#PlanetPartners: EU-funded project will put people at the heart of city climate forecasts
Release Date 15 October 2019
A major new project backed by European funding is seeking to better understand how cities and people are influencing the urban climate, and vice versa.
The urbisphere project will look at the influence of people’s activities, and how changing neighbourhood designs, transport technologies or increasing flexible working hours could change things for better or worse.
It is backed by €12.7m from the European Research Council (ERC), of which the University of Reading will receive €3m to research the interaction between humans and the atmosphere in cities to better predict their immediate climates.
The project will also forecast changes to cities and the climate to reveal who will be most vulnerable to different hazards in future and how we might increase their resilience.
The announcement comes as part of the University of Reading's #PlanetPartners campaign, which launced today (15 October), highlighting the University's global collaborations and ways we can all help protect the planet.
Professor Sue Grimmond, urban meteorologist at the University of Reading, said: “More than half the world’s population live in cities and this is forecast to increase in the coming decades. If you want to address climate change, you’ve got to do it in our cities.
“Through this project, we will be investigating the interaction between cities and their urban climates and how changes to one will influence the other. Previously, these two research disciplines have been considered separately, but we will be bringing them together and focusing down to the level of neighbourhood as well as at a global scale.
“This is an example of pioneering research made possible by international partnerships, which can be applied to real world problems to make a positive difference to billions of lives.”
Better urban planning will be even more crucial in future, with city populations set to increase rapidly, a growing elderly population meaning more people are vulnerable to hazards like pollution and heat. On top of that, climate change will make hazards that already exist worse, and create new ones.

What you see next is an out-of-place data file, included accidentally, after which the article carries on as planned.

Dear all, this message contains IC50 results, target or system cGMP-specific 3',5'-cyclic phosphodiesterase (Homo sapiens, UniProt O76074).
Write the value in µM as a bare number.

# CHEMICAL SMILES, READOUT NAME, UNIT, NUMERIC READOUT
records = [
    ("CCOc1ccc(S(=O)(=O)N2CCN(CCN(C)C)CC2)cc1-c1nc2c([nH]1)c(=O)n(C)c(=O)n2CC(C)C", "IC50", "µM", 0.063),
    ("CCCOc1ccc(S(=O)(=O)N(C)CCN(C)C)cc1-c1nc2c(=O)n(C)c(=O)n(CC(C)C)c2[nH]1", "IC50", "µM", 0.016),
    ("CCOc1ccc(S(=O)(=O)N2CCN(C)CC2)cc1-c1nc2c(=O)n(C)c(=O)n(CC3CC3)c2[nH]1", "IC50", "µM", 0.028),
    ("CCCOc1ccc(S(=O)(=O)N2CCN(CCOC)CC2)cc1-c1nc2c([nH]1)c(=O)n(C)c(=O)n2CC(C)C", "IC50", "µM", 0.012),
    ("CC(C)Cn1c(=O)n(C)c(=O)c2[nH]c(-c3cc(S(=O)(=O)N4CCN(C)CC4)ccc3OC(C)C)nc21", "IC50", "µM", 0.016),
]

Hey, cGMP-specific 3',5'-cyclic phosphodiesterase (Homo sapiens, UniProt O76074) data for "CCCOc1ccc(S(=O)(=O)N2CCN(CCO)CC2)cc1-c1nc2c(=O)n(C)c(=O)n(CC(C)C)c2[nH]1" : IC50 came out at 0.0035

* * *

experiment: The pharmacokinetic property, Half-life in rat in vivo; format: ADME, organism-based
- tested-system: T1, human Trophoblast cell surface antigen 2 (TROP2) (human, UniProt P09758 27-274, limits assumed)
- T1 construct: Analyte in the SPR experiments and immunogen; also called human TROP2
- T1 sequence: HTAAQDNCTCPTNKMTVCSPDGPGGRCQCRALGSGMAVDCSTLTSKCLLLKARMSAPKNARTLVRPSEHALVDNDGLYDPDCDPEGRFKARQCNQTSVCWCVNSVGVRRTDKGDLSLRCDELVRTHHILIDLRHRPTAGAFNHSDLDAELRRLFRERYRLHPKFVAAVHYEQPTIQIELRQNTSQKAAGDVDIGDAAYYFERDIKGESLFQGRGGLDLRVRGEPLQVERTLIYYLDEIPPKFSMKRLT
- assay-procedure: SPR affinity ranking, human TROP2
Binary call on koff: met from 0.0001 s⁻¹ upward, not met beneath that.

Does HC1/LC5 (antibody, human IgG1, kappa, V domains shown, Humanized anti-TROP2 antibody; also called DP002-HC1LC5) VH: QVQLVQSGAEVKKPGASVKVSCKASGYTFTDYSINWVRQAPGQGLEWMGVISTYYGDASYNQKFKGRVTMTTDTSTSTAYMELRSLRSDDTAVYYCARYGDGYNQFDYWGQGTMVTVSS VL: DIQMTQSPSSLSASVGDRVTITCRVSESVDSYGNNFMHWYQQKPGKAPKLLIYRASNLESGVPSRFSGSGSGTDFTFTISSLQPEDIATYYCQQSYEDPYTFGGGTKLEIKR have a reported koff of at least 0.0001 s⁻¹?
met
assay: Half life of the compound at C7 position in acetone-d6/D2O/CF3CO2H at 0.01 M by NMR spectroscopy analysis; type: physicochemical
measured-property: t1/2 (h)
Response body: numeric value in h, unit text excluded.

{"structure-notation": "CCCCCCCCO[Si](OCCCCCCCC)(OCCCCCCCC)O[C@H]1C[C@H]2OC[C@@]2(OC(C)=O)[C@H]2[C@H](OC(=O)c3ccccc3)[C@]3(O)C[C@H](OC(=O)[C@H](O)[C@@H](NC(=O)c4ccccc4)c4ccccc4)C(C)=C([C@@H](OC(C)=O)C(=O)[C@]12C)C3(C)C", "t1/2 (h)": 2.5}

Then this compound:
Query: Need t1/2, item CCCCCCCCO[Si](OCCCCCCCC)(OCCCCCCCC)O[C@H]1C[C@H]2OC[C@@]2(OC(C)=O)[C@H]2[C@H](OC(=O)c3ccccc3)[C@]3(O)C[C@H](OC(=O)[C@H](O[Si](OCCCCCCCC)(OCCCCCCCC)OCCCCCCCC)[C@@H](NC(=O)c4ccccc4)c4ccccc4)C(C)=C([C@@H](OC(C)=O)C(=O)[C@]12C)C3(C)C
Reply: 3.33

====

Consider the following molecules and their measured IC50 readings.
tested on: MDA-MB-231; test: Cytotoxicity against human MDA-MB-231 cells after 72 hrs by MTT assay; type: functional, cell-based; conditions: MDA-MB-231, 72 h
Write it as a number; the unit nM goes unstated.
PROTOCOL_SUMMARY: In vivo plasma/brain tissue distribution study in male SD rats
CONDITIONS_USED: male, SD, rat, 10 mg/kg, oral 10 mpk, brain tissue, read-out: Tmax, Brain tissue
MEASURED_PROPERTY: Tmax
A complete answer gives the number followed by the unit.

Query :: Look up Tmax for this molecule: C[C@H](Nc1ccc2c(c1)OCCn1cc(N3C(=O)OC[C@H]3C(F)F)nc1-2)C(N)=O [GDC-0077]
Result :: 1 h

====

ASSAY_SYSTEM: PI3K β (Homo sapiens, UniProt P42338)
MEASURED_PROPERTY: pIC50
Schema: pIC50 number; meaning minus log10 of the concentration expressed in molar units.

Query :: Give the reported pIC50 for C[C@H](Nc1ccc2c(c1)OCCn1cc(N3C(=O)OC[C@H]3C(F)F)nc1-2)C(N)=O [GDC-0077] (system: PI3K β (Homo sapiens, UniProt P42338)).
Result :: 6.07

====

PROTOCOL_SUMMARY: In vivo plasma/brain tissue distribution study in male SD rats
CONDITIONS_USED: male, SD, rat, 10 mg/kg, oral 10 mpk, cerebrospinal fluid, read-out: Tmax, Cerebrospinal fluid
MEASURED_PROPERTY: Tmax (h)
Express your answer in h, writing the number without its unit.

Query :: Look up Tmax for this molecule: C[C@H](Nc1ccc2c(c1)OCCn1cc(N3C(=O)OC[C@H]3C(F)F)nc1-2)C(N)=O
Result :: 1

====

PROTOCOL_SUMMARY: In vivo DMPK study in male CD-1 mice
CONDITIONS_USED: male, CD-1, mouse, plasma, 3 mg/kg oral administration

Currently, urban planners often try to make new buildings match existing ones in a neighbourhood by using similar heights and materials, but the researchers say that a new approach could be part of the solution to some climate hazards in future. Air circulation could be boosted by placing tall and short buildings next to one another, and using a mixture of light and dark-coloured materials, removing trapped heat and polluted air from street level.
Changes to working practices and public transport also have the potential to alter peak energy use times, which could change emissions and urban climates.
The research team will use London as a giant laboratory experiment. Groups of residents will be given wearable sensors to track their exposure to pollution, with an array of thermal sensors attached to tall buildings to understand how the city heats up and to identify pollution and thermal hotspots. The scientists will make similar observations in Stuttgart, Shanghai and Nairobi.
The project funding is for six years and is being run in partnership with the Foundation for Research and Technology Hellas (Greece), Universität Stuttgart (Germany) and Albert-Ludwigs-Universität Freiburg (Germany).